Endangered Species

Columbian white-tailed deer generally have twins/USFWS Photo

Julia Butler Hansen Refuge is home to a variety ofanimals that are federally threatened and endangered, as well as Federal candidate and State-listed species.

  • Endangered Species Act

    The United States Congress passed the Endangered Species Preservation Act in 1966, and then a more comprehensive law, the Endangered Species Act(ESA), in 1973 to help animals and plants. This legislation allows for the identification, protection, and recovery of threatened and endangered birds, insects, fish, reptiles, mammals, crustaceans, flowers, grasses, and trees. Not only are the organisms protected by this law, their habitat is, too!

    Learn more about the Endangered Species Act…

  • Designations

    Under the Endangered Species Act, species may have a variety of designations. Each State has similar laws that protect local populations of species in decline.

    Endangered species are in danger of extinction.

    Threatened species are those likely to become endangered within the “foreseeable future.”

    Candidate Species are those that will be listed as threatened or endangered, unless successful conservation measures are taken to eliminate the need for listing.

    Species of Concern are those potentially at risk and need more study. This designation does not carry any protections under the Endangered Species Act.

    State-monitored Species are not considered a species of concern, but are monitored for status and distribution. They are managed as needed to prevent them from becoming endangered or threatened.

  • Columbian White-tailed Deer

    CWTD close 150x118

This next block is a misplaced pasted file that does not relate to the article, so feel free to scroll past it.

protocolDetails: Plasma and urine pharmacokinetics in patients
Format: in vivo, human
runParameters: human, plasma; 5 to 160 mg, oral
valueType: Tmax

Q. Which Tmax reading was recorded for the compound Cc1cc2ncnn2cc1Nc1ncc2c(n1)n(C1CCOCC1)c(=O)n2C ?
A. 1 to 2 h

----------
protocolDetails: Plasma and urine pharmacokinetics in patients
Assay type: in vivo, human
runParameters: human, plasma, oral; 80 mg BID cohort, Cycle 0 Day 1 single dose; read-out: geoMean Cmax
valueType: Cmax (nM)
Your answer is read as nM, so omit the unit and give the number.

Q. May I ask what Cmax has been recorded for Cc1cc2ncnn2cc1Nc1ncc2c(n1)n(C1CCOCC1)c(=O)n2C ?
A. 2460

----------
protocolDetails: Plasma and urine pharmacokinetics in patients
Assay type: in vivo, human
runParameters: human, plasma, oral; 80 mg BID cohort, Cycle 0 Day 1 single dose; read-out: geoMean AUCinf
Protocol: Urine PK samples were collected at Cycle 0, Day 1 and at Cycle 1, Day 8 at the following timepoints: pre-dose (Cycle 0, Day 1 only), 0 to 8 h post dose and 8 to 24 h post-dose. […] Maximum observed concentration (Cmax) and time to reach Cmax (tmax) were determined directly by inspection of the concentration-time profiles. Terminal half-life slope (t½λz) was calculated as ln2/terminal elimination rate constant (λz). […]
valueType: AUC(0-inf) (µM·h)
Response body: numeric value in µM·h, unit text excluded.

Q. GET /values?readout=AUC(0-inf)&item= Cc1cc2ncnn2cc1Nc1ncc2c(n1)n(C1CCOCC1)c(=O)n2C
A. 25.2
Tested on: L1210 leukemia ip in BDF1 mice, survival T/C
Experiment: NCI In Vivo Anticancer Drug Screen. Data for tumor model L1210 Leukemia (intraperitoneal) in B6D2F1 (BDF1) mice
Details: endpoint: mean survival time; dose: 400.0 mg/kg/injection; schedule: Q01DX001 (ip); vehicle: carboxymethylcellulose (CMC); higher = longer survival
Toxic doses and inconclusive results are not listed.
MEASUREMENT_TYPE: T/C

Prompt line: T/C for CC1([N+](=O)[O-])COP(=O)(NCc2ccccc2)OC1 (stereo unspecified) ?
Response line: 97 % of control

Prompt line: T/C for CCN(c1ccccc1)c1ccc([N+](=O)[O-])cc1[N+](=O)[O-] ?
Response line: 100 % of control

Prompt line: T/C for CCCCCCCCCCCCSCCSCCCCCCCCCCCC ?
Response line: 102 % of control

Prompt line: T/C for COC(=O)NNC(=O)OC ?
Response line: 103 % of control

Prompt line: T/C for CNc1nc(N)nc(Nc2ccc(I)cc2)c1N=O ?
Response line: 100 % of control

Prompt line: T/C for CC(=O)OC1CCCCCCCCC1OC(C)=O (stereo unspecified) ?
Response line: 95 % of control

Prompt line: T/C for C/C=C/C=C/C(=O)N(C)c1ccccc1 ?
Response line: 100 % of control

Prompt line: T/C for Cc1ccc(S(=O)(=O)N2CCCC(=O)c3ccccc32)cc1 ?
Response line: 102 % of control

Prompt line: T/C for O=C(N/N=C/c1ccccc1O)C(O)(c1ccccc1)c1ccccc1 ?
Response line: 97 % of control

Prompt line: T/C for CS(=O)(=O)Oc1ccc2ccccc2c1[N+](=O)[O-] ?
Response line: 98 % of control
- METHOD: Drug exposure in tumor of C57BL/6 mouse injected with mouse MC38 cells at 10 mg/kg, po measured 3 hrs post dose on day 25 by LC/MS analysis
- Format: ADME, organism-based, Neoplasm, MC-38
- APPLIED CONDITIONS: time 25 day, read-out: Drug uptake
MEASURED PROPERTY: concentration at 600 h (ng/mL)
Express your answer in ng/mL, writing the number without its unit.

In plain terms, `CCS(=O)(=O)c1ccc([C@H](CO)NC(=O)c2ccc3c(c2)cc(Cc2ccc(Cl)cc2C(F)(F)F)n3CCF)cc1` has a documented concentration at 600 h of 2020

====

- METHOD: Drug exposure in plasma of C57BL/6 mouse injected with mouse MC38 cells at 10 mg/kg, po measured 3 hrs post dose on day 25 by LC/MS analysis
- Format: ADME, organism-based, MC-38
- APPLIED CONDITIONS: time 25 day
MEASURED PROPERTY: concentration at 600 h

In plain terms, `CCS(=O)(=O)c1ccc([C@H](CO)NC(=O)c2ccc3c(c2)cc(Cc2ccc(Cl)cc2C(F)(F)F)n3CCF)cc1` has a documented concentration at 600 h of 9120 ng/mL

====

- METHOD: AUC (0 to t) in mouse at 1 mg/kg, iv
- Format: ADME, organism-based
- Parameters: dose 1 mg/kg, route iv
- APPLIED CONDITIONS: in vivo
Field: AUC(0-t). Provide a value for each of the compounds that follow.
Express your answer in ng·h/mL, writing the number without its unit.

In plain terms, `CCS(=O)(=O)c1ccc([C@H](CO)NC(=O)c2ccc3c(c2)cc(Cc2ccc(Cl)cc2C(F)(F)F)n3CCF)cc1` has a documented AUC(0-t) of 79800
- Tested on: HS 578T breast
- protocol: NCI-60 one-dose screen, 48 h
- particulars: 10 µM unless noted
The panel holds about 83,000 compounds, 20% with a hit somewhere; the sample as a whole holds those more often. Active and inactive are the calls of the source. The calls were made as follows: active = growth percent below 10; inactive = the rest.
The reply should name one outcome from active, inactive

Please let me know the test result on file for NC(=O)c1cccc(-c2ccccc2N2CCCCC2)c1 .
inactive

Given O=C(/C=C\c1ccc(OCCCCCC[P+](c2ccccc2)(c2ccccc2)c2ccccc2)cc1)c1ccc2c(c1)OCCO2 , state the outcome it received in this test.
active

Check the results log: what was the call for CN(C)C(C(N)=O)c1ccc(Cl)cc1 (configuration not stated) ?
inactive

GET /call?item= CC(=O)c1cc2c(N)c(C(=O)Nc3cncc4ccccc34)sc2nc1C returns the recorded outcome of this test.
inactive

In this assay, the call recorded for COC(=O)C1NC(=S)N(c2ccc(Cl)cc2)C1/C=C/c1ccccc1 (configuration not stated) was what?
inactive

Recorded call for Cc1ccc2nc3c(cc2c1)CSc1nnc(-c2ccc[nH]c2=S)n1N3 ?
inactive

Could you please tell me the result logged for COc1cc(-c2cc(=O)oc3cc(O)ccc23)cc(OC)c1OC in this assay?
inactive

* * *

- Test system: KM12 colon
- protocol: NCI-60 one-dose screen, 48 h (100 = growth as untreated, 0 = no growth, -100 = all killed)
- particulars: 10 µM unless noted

On the road to recovery, this deer is the reason for the creation of the Julia Butler Hansen Refuge. Columbian white-tailed deer were first listed as endangered in 1968 under the ESA.

    Discover more about these deer...

    Find out what the Refuge is doing to help the species recover...

  • Eulachon

    Eulachon are also known as candlefish/Photo Courtesy of James Crip

    This small fish is also known as Pacific smelt or candlefish. They are an anadromous fish returning to rivers along the Pacific Coast to spawn. In the 1990s populations declined and the eulachon was listed as a Federal Threatened Species in 2010.

    Learn more about refuge conservation efforts that benefit this species…

  • Salmon & Steelhead

    Spawning chum salmon/USFWS Photo

    The Columbian River estuary has been designated critical habitat as a rearing/migration corridor for 12 species (distinct population segments or DPS) of salmon and steelhead, including within Refuge boundaries.

    Find out more about these fish…

    The Refuge works with many partners to improve fish habitat.

  • Streaked Horned Lark

    Willlapa National Wildlife Refuge is one of the few places the streaked horned lark is found/NPS Photo

    This subspecies is a small, endemic population found only in a few locations in Washington and Oregon. The streaked horned lark nests on sparsely vegetated sandy areas on Refuge islands. It is a Federal Candidate Species.

    Uncover more about this threatened bird...


  • Endangered Species Day

    The Endangered Species Day logo was created by Jennifer Hennessey

    On the third Friday in May, Endangered Species Day encourages people to know more about wildlife in trouble.  

    Learn more about this day...